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Name: Tamar
Status: student
Grade: 9-12
Country: Israel
Date: Winter 2012-2013


Question:
How does those beautiful colors in astronomy photos are created? For example, the Horsehead nebula is purple. Are these real colors? Does it happen only in nebulae? The galaxy in the link below has many red dots in it. Does it have anything to do with the colors in nebulae?


Replies:
Hi Tamar,

Thanks for the question. Some of the colors in astronomy are real while others are false colors. The best thing to do when you are concerned about an image is to ask how the image was acquired and how it was processed. False colors are added to help make the images easier for us to view. The eye is one of the most sophisticated viewing instruments and has the ability use color to extract meaning from a picture. A program like Adobe Photoshop or ImageJ (my favorite) are used to add false colors.

I hope this helps. Please let me know if you have any more questions. Thanks Jeff Grell


Tamar,

Telescopes, like the Hubble Space Telescope, can capture the energy of a very broad range of light from distant galaxies. This means that not only can the telescopes capture visible light (the colors that we would see if we were near enough to the galaxy), but also light in the ultra-violet, infrared, and so on. More importantly, it is the energy of these lights that is captured, not the actual color. So, in a sense, what we get as raw data is whether a particular spot in the target galaxy is emitting a lot or only very little energy. That part of the galaxy might appear brighter (more energy) or dark (very little energy) - and in that sense, the picture comes in black and white, not color.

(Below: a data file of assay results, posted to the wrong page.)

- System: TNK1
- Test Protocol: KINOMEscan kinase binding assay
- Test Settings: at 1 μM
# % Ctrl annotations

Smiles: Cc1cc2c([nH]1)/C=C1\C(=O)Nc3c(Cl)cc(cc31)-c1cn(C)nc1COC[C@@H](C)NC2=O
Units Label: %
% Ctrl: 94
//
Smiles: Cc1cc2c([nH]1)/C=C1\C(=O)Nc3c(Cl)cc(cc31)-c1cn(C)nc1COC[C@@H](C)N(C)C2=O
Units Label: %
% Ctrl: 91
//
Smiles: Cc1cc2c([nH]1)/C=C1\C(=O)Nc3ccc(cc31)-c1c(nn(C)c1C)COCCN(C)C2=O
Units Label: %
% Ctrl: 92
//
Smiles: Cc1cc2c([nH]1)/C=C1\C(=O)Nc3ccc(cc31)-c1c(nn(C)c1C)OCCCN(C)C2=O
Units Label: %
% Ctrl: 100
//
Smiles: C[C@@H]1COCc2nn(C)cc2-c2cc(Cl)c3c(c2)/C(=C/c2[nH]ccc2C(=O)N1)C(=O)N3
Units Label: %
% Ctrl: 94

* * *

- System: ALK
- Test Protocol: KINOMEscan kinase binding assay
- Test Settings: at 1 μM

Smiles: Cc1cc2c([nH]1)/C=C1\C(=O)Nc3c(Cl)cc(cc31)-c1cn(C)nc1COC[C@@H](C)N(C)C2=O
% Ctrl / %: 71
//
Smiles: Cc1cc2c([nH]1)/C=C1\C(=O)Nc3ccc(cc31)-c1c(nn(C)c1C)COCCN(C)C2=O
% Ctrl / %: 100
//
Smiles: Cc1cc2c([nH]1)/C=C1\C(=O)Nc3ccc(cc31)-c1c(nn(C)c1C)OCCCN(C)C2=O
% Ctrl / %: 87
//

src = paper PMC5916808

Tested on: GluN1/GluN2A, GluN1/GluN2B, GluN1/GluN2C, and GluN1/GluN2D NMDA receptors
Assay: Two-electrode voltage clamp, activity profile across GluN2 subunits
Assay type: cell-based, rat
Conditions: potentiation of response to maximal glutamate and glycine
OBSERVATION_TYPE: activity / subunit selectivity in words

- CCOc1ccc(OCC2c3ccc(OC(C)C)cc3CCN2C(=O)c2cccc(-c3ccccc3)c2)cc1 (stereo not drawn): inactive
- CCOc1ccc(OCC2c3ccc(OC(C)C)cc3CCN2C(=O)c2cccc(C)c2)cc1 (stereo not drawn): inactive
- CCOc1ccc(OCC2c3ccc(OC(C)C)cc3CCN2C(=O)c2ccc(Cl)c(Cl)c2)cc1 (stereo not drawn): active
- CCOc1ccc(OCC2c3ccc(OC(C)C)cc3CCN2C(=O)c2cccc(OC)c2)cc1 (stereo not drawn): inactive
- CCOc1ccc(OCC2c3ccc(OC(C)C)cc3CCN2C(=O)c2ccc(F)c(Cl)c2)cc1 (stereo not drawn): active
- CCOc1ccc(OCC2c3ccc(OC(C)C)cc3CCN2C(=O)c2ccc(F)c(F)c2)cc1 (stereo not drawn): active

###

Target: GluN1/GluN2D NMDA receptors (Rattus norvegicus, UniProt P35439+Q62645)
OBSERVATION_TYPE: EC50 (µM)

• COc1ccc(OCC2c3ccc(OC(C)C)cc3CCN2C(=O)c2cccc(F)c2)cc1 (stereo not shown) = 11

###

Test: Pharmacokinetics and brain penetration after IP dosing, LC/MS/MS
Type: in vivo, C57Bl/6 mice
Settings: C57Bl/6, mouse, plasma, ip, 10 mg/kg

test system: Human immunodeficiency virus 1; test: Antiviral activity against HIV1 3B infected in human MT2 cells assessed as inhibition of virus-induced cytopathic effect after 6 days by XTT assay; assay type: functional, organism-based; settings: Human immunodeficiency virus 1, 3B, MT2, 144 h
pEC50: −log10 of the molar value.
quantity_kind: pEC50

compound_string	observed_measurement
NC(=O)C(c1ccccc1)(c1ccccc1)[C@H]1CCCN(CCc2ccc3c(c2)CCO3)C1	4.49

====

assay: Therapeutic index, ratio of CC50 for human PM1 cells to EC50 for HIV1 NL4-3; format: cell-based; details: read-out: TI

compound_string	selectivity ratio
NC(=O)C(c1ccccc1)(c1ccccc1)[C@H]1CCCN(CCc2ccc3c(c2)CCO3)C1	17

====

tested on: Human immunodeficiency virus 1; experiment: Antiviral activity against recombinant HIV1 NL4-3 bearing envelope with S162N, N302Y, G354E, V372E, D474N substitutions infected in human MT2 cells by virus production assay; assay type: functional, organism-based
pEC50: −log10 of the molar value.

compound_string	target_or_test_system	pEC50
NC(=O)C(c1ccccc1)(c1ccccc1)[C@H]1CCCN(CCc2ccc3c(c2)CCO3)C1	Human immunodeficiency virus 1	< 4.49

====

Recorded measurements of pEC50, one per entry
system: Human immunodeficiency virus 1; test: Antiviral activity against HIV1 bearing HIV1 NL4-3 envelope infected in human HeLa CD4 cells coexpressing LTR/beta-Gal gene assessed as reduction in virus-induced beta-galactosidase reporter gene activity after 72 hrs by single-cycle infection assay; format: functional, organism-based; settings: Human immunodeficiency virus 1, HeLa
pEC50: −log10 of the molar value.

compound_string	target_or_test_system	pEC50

However, the telescopes have specific filters. For example, the telescope might be adjusted to capture only visible light in the blue range, or near infrared, or only ultraviolet light. Thus, each filter separates out the light from a galaxy. We can then color code this separated energy sources so that a practiced eye can extract information from an image. For example, if we color coded all ultraviolet sources as white - then someone who knows this can look at an image and know where in the galaxy there are strong ultraviolet light sources. Similarly, if we choose, we can filter red, green, and yellow bands - getting energies only in those ranges, and then by combining all three images, we get what the galaxy would look like to our eyes - much in the same way that your computer monitor combines these three different colors in order to get the whole visible light range of colors.

So, in short, depending on how the image has been processed, it might be color coded to give all sorts of information to the trained eye: actual color, specific important features, specific light sources, etc.

Greg (Roberto Gregorius) Canisius College


Dear Tamnar,

Good question, and thanks for writing all the way from Israel. My wife and I have visited there many times. The most recent was in 2010 when I received my Doctorate from the Hebrew University.

The colors are not entirely real, although NASA makes a big effort to make them as close to natural as possible. The cameras download all the Hubble Space Telescope images as black and white, Color is added later for various reasons. One reason is to show the detail of the dispersion of chemical elements and also to focus on features that the eye might miss. In the end, however, there have never been any natural color cameras aboard Hubble Space Telescope. It was the same with the beautiful pictures Voyager sent of Jupiter; the Red Spot was red. However, these images are black and white, so the spots left from the collision of Comet Shoemaker-Levy 9 are really black, as we saw them 20 years ago.

Sincerely David H. Levy



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